7. Aaron-great article- just purchased a 1996 XJS 2+2 DHC as a stablemate for my 1990 Vanden Plas Majestic, which is a prolific show winner for me. You can see a picture of my Majestic in Wikipedia listed in the Jaguar XJ40 article, listed as the Majestic model,taken at the 2012 Greenwich Concours Show. The XJS has 138K+ miles and was mechanically neglected by it’s previous owners. Exterior is Topaz Pearl Metallic with Oatmeal interior and Brown Hood, all in good shape, however car is currently undergoing extensive surgery in the local ER with the help of a couple of capable Latino “doctors” and a few suppliers from around the US. After receiving the diagnosis a couple of days ago, I could have kicked myself for the purchase, but it is a great looking car cosmetically and am looking forward to showing it when discharged and cruising the backroads of CT to car shows next year.

  8. Richard
    Un poco tarde. En San Luis Obispo California, está XK Unlimited y ellos tienen todo lo de Jaguar. Inclusive envian las partes a México.

  9. Old article, but I have just come across it. I have owned a 95 4.0 Coupe and now a 95 4.0 soft top. I never heard a complaint about the buttress from anyone. I used to prefer the coupe, but now I think each has its own look. Having put quite a few miles on the two, and comparing to some Germans I have driven recently back to back; I would agree that the steering it too light. I would have preferred the dash about 6″ forward instead of the long hood, which does have some spare space with the 6. I disagree that this car will not become a desired classic. Not versus the e-type, but in a minor way. Prices are moving upwards on good ones.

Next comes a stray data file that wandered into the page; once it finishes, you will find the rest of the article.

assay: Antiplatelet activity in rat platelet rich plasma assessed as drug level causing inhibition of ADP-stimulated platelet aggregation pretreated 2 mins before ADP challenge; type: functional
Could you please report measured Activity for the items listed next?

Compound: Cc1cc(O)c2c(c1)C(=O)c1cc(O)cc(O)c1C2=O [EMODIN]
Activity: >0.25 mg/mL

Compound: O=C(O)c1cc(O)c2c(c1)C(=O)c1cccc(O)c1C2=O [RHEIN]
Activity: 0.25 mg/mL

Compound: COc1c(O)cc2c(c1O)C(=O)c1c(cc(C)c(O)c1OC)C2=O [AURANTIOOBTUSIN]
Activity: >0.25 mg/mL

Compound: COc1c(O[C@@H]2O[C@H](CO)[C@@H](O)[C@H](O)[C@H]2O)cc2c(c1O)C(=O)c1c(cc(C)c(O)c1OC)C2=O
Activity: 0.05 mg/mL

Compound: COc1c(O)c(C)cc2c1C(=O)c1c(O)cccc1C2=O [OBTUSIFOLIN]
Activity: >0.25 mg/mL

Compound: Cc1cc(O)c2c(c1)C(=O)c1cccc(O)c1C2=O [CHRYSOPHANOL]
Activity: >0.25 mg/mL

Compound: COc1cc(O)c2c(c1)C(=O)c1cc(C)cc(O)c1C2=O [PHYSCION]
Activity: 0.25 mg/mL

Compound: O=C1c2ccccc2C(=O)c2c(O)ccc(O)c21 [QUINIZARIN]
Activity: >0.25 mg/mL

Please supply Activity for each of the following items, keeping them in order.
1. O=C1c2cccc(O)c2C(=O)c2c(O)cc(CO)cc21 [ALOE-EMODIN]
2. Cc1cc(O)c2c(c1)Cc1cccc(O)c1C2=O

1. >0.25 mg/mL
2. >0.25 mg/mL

1. I find that encouraging! The dilemma the XJS faces as a collector car is that it’s not especially rare and it is very costly to properly maintain, repair, or restore. That can create a scenario in which a lot of examples get run down beyond the point where it makes economic sense to fix them and either end up scrapped or as a sort of a devil’s bargain for used car buyers (there are few things so perversely expensive as a cheap used luxury car!). That in turn can depress their resale values, making the cars’ survival dependent on individual owners just really liking their cars rather than there being a strong market for them. (This isn’t limited to the XJS; a lot of high-end luxury cars present the same issues.)

  10. Excellent article. I re-discover this every few years and have a great read. I own a 1986 XJ-S and a 1986 Pontiac Trans Am T-top. I can’t tell you how firm…tank-like…the XJ-S feels after getting out of the TA with its many squeaks, creaks, rattles, and flex. The TA’s great for a little poor-man’s Miami Vice vibe, but sometimes you feel more like the refinement (and dare I say Bond vibe) from the XJ-S.